WISCONSIN – Today, The CapTimes published an op-ed penned by U.S. Senator Tammy Baldwin (D-WI) on the anniversary of the U.S. Supreme Court overturning Roe v. Wade and highlighting her work to protect women’s reproductive rights:

The CapTimes: Two years after Roe fell, Americans want their rights back

On the morning of June 24, 2022, patients across Wisconsin sat in waiting rooms, probably on their phones, leafing through magazines, or simply sitting quietly as they waited to see their doctor.

That morning, doctors and nurses also prepared for the day ahead. They were getting ready to do the job they were trained to do after countless hours of schooling and years of residency — to administer safe, effective care for their patients.

But just after 9 a.m., everything changed. Hundreds of miles away, six unelected Supreme Court justices stripped those women of the right to make their own health care decisions and their doctors’ ability to practice exactly what they were trained to do.

In Wisconsin, the overturning of Roe v. Wade sent women back to live under a criminal abortion ban passed in 1849 — 70 years before women had the right to vote. In those same waiting rooms, doctors scrambled to help their panicked patients, who realized they could no longer receive health care in their home state. Across Wisconsin, women learned they now had fewer rights than their mothers and grandmothers.

For 15 months, the Dobbs v. Jackson decision caused chaos and confusion in our state. Politicians and judges invited themselves into the exam rooms. Attorneys began practicing medicine, interpreting a law that predated the Civil War to tell doctors how to do their jobs.

Women with non-viable pregnancies arranged travel, lodging and childcare to drive across state lines to end their pregnancies — grieving their loss while sorting through the logistics of finding coveted appointments hours away. Emergency care workers turned away women who were bleeding out with partial miscarriages, asking them to return only when they were sick enough to die. Many more women struggled in silence, stripped of the ability to make their own choices.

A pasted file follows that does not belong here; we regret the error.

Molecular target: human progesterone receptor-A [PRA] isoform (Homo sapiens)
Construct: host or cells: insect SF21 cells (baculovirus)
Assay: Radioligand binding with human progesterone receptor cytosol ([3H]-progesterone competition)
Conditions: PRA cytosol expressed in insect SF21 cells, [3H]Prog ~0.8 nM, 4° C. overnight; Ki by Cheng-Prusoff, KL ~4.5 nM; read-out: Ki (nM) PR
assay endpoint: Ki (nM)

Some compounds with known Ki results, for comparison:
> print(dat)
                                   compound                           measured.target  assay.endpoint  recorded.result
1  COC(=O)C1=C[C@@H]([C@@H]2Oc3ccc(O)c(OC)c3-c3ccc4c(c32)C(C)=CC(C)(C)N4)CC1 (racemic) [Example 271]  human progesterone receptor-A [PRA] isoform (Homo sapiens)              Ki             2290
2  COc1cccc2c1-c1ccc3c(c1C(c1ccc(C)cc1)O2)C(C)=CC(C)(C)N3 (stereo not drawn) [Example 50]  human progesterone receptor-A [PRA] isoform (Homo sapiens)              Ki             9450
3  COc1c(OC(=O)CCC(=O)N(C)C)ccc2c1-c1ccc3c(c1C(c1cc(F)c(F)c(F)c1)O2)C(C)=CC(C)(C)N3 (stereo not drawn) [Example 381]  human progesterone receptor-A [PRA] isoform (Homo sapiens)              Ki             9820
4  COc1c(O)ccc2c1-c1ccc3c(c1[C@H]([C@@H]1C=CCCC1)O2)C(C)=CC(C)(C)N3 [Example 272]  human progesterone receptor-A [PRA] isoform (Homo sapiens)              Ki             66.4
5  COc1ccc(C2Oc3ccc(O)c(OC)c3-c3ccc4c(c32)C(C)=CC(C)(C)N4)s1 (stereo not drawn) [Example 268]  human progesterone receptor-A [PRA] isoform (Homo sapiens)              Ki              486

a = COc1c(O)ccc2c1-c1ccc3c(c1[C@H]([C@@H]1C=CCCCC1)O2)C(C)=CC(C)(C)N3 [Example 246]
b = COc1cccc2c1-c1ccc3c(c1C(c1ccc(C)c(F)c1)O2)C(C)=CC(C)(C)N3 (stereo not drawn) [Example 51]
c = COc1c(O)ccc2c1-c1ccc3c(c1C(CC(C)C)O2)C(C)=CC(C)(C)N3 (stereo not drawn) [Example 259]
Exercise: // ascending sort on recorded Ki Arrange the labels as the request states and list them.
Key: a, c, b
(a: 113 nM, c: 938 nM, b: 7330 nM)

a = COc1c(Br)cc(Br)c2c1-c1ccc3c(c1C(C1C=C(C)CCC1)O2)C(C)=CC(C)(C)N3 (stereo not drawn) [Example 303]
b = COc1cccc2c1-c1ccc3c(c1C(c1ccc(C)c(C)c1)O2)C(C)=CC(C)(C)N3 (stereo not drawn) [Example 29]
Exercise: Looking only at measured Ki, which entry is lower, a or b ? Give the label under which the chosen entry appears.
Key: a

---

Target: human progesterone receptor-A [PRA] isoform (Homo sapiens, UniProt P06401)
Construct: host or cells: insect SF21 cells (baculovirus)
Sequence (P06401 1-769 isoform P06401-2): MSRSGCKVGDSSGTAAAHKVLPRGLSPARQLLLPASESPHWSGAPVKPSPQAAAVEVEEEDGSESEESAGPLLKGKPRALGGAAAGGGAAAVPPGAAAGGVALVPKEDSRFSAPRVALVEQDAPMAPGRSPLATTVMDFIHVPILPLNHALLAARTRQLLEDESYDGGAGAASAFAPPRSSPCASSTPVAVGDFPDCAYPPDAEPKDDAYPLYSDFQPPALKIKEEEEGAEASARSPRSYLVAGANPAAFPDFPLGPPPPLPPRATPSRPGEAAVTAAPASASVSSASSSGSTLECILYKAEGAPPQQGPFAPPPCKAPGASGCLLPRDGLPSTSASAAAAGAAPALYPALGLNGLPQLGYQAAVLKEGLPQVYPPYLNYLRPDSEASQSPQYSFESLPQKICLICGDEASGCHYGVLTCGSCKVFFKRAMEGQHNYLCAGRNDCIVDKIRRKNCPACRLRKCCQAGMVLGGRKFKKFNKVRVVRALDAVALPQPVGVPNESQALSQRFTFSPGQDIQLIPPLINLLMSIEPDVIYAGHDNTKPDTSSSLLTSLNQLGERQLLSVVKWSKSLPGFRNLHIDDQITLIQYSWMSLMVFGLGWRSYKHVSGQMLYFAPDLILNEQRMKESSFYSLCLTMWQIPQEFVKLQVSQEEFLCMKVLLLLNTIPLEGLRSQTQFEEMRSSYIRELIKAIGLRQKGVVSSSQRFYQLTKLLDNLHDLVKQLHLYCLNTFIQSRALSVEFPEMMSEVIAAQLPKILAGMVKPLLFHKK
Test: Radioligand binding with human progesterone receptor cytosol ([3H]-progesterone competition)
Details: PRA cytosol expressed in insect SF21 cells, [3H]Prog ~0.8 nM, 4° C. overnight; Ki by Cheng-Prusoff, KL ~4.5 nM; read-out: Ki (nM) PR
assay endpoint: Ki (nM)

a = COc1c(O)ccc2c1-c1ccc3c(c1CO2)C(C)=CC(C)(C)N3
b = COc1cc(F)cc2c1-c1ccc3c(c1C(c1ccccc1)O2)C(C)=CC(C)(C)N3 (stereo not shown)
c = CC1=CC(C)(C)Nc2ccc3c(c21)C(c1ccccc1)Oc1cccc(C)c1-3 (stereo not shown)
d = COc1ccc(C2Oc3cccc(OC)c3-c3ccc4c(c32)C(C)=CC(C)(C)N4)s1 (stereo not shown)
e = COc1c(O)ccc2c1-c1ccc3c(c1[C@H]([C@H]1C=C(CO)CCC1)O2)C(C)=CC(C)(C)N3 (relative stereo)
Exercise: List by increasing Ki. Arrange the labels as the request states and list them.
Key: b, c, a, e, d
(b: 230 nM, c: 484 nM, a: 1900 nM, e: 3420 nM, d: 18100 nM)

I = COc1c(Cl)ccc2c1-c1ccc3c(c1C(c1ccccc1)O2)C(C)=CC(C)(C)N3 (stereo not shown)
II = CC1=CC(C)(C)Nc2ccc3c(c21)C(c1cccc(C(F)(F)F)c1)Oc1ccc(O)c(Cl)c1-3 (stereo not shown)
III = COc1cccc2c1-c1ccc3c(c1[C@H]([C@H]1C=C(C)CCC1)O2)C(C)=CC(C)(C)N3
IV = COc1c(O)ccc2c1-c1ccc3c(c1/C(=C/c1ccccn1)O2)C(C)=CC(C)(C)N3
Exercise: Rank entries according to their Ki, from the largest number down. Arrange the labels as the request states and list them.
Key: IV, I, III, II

Two years later, women in Wisconsin still can only get elective abortion care in just three of our 72 counties. Of course, they still need to meet with a counselor, find a provider who has an opening, undergo a medically unnecessary ultrasound and wait a full day before they can actually get the care they need.

These restrictions force women to jump through hoops just to get health care. That’s why I first introduced the Women’s Health Protection Act years before the Dobbs decision. Then, it was about safeguarding a right that was under siege and stopping states from making it harder for women to get the care they need or want. Today, it’s about giving women their freedoms back.

My Women’s Health Protection Act would guarantee access to abortion everywhere across the country, restoring the right to comprehensive reproductive health care for millions of Americans. No more 1800s-era criminal abortion bans. No more politicians and judges butting into your personal health care decisions. And no prospect of a national abortion ban on the horizon.

My bill would restore a woman’s right to make her own health care decisions and eliminate the patchwork quilt of laws across the country that women and their doctors must navigate.

But we can’t stop there. The ripple effects of the Dobbs decision go far beyond abortion. When this activist Supreme Court overturned 50 years of settled precedent, they also opened the floodgates to strip away other rights and freedoms, like being able to marry who you want or use birth control. In response, I was proud to pass my Respect for Marriage Act to protect interracial and same-sex couples in loving marriages. Still, we have more work to do.

In Alabama, we saw judges use the newfound freedom under Dobbs to effectively halt in vitro fertilization services for women who desperately wanted to start a family, some of whom had spent their life savings and were running out of time to get pregnant.

We need to pass legislation to further protect Americans’ right to contraception and IVF because, frankly, these freedoms are none of the government’s business. Congress must act to safeguard the rights and freedoms that the reversal of Roe threw on the chopping block.

In the last two years, I’ve heard my colleagues, many of them men, debate whether the states or the federal government should decide whether a woman can choose. Well, I think it’s women who should decide what’s best for their bodies, health and future.

In polling and at the ballot box, Americans have time and again sent a clear message to politicians and judges: “Leave women alone.” My Women’s Health Protection Act will do just that. I think it’s time my colleagues listened.

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